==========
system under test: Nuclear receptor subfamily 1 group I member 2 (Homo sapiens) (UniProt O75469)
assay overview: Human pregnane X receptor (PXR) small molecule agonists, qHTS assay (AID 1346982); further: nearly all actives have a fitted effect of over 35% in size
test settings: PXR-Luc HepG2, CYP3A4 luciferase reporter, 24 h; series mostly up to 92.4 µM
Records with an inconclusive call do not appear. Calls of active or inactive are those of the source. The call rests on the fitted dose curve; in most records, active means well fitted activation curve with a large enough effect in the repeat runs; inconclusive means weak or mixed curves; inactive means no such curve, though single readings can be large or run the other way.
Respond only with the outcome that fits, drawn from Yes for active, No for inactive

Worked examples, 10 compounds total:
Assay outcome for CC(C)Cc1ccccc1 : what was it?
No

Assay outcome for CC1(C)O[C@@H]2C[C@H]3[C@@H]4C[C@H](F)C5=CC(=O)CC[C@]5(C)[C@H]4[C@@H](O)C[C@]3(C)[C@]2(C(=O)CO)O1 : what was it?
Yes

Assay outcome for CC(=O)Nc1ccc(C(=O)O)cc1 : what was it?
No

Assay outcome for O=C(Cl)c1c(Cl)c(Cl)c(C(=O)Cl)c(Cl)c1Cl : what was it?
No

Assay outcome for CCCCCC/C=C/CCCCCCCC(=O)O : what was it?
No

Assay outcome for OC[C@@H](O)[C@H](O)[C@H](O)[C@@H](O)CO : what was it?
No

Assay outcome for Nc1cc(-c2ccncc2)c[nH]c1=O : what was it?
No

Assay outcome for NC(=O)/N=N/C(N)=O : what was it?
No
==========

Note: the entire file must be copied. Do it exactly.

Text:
system under test: Nuclear receptor subfamily 1 group I member 2 (Homo sapiens) (UniProt O75469)
assay overview: Human pregnane X receptor (PXR) small molecule agonists, qHTS assay (AID 1346982); further: nearly all actives have a fitted effect of over 35% in size
test settings: PXR-Luc HepG2, CYP3A4 luciferase reporter, 24 h; series mostly up to 92.4 µM
Records with an inconclusive call do not appear. Calls of active or inactive are those of the source. The call rests on the fitted dose curve; in most records, active means well fitted activation curve with a large enough effect in the repeat runs; inconclusive means weak or mixed curves; inactive means no such curve, though single readings can be large or run the other way.
Respond only with the outcome that fits, drawn from Yes for active, No for inactive

Worked examples, 10 compounds total:
Assay outcome for CC(C)Cc1ccccc1 : what was it?
No

Assay outcome for CC1(C)O[C@@H]2C[C@H]3[C@@H]4C[C@H](F)C5=CC(=O)CC[C@]5(C)[C@H]4[C@@H](O)C[C@]3(C)[C@]2(C(=O)CO)O1 : what was it?
Yes

Assay outcome for CC(=O)Nc1ccc(C(=O)O)cc1 : what was it?
No

Assay outcome for O=C(Cl)c1c(Cl)c(Cl)c(C(=O)Cl)c(Cl)c1Cl : what was it?
No

Assay outcome for CCCCCC/C=C/CCCCCCCC(=O)O : what was it?
No

Assay outcome for OC[C@@H](O)[C@H](O)[C@H](O)[C@@H](O)CO : what was it?
No

Assay outcome for Nc1cc(-c2ccncc2)c[nH]c1=O : what was it?
No

Assay outcome for NC(=O)/N=N/C(N)=O : what was it?
No